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Minke whales targeted as commercial whaling resumes in northeastern Japan

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While the internet is being littered with photographs showing animals reclaiming areas of the planet as mankind is forced into lockdown by the COVID-19 pandemic, we all knew it wouldn’t be long before there was some bad news – step up, the Japanese whaling fraternity.

On Tuesday 7 April, three Japanese whaling vessels set sail from Ishinomaki for the first commercial whaling expedition in 32 years off the northeastern Sanriku coast.

While Japan defied world condemnation and resumed hunting whales for commercial purposes back in July last year – just one day after leaving the International Whaling Commission – these operations only took place off the island of Hokkaido and in some other regions. There were no expeditions in the waters near Sanriku, as the minke whales they would be targeting had already left the area in their annual migration north in search of food.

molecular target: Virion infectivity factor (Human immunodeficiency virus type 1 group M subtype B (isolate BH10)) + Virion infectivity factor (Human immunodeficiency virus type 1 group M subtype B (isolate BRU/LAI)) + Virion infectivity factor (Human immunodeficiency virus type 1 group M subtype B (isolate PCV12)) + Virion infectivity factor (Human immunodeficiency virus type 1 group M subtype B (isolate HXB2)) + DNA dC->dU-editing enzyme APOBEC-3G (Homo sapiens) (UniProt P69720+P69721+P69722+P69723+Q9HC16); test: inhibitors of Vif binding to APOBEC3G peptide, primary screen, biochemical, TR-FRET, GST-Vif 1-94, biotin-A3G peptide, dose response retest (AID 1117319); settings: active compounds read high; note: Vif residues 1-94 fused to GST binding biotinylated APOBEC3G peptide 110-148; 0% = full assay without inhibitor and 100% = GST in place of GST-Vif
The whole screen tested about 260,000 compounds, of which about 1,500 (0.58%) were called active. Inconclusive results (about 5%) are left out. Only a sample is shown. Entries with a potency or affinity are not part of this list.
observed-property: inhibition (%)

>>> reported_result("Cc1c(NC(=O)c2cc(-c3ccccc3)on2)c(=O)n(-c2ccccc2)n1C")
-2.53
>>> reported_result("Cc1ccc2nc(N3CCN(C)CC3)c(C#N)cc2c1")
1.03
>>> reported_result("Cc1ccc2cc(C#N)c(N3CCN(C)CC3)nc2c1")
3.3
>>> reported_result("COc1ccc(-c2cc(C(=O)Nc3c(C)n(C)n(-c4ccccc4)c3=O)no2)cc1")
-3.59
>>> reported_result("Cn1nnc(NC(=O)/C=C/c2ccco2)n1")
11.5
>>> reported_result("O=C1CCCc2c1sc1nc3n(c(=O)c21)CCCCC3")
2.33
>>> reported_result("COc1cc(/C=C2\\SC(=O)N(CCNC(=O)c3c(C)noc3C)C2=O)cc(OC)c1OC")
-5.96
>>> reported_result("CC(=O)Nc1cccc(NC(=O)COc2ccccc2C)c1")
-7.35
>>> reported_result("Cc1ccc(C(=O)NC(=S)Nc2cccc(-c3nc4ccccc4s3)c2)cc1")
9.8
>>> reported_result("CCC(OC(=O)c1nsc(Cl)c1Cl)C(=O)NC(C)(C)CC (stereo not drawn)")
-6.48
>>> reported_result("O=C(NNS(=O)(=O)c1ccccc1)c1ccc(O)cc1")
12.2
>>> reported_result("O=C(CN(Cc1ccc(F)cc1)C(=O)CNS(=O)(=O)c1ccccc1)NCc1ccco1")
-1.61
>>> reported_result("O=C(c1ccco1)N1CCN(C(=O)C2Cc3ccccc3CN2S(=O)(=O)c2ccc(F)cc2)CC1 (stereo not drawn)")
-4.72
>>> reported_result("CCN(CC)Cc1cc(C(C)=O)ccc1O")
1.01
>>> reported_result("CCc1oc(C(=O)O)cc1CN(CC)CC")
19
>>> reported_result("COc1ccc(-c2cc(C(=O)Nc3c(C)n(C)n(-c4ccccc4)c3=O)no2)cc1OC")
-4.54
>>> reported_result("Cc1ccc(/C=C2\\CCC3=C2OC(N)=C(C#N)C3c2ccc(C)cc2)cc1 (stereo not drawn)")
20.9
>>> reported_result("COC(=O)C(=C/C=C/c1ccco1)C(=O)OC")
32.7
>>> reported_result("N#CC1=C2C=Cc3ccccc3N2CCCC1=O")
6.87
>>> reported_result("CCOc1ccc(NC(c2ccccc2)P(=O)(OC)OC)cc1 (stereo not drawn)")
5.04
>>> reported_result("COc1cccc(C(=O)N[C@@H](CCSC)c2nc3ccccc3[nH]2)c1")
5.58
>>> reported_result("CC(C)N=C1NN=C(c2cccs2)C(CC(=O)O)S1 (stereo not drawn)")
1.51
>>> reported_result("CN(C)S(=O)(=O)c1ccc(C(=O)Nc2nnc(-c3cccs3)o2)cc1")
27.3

Nobuyuki Ito, who is the president of a local whaling company from the district of Ayukawa, commented: “We’re finally here. We hope to deliver fresh and delicious whale to everyone.”

Tokyo has again defended the whaling expeditions, saying the resumed commercial whaling will only take place in nearby waters and within its exclusive economic zone.

Mark Evans
Mark Evans
Scuba Diver's Editor-in-Chief Mark Evans has been in the diving industry for nearly 25 years, and has been diving since he was just 12 years old. 30-odd years later and he is still addicted to the underwater world.
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